The Galactic Milieu trilogy is set in the not too distant future where earth has been drawn by spacefaring aliens into a grand design of interstellar fellowship. The primary plot device of the series is the grand mental powers recently developed by humanity and the growth of the significant power wielded in this regard by the Remillard family.
The story (and in fact the whole Galactic Milieu trilogy) is told as a recollection of Rogi Remillard a familiar character to those who read the Intervention books. Many times his is the voice telling the story and at other times we transition to the individuals themselves to see from their perspective.
This book is mainly about the events that form around the time frame encompassing the gestation, birth and early life of Jack the Bodiless.
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Format: Mass Market Paperback
Jack the Bodiless is the first book in the Galactic Milieu Trilogy. This book and the rest of this trilogy should be read after reading the other related series, the Intervention books (Surveillance and The Metaconcert) and The Saga of The Pliocene Exile (The Many Colored Land, The Golden Torc, The Nonborn King, The Adversary). Those two series can be read in any order, but I would recommend perusing first the Saga and then Intervention. Those two series will give you a significant grounding in the characters and setting you encounter in the Galactic Milieu trilogy.
I tried to read this book after reading the Intervention series and it was too jarring a transition for me at the time. So I put the book away for a few years and then came back later after having read the Saga of The Pliocene Exile and found this series much more comprehensible and absorbing. Once I came back to his series I read all three books in about a weeks time.
The story (and in fact the whole Galactic Milieu trilogy) is told as a recollection of Rogi Remillard a familiar character to those who read the Intervention books. Many times his is the voice telling the story and at other times we transition to the individuals themselves to see from their perspective.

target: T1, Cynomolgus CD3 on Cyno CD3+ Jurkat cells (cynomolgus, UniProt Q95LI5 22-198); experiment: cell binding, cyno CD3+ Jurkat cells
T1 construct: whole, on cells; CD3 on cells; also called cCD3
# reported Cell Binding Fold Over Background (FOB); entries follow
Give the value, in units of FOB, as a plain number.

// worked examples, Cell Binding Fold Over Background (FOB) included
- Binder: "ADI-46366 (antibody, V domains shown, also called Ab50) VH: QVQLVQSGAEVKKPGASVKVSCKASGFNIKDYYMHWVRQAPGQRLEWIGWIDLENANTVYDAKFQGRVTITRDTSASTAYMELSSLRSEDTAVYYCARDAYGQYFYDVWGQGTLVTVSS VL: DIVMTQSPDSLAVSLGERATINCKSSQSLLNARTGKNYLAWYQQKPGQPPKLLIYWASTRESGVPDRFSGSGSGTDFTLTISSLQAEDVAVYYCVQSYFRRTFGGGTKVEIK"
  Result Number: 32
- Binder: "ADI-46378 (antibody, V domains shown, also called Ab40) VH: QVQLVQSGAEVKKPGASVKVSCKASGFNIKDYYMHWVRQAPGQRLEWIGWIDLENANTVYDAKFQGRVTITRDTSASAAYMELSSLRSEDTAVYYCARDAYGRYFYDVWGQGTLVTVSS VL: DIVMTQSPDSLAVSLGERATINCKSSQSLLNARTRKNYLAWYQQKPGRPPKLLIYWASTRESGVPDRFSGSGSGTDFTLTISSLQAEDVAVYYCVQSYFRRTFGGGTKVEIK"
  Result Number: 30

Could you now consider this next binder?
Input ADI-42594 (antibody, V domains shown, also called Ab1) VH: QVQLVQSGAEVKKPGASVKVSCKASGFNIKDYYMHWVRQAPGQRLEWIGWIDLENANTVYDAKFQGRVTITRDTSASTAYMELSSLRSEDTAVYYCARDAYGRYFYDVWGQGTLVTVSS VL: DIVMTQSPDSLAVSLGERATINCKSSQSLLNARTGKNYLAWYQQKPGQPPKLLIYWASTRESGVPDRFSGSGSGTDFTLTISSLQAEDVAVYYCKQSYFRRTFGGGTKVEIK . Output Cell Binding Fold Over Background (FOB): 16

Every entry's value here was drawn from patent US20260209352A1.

This book is mainly about the events that form around the time frame encompassing the gestation, birth and early life of Jack the Bodiless. These events include the early life of Marc Remillard and the threat to the Remillard family caused by the Fury and Hydra entities. I found the Remillard family interaction and characters created in the series to be very compelling overall.
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Format: Mass Market Paperback
Next to Intervention this is May at her best. The scope of the book is incredible. Character development is solid with enigmatic characters whom manage to aquire heroic stature whilst having devistatingly flawed characters. This is the future in impressionist form. We have broad brushstrokes and you will, outside of the boys own adventure, have to evaluate the morality of this world on your own. May meerly describes the scene and doesn't chose to comment one way or another. As in the Saga the obscure use of technology in entirely plausable ways make this universe *real*. Technology not of a solely violent/macho nature but used in the sunday suppliment useless gadget of the week way. Like having a women design kitchen appliances the resultant differences from "masculine" views of technology are profound and practical. No rail guns or mass drivers here boys... sorry! The whole thing (tied in with Saga) is of an order of scale of the finished tolkein works IMO. The scope of what occurs is titanic. The foces at work throughout the series are glacial. There are periods where nothing *appears* to be happening but the landscape has changed dramaticly when the ice thaws! Things have happened in this series over epochs and we don't have the sudden violent release found in other modern fiction. May has written of the sculpting of a race and the forces at work as as great as those that form mountains. Beware... the last book is a real let down compared to the rest of the work. *shrug* But then you can't have everything... where would you keep it all?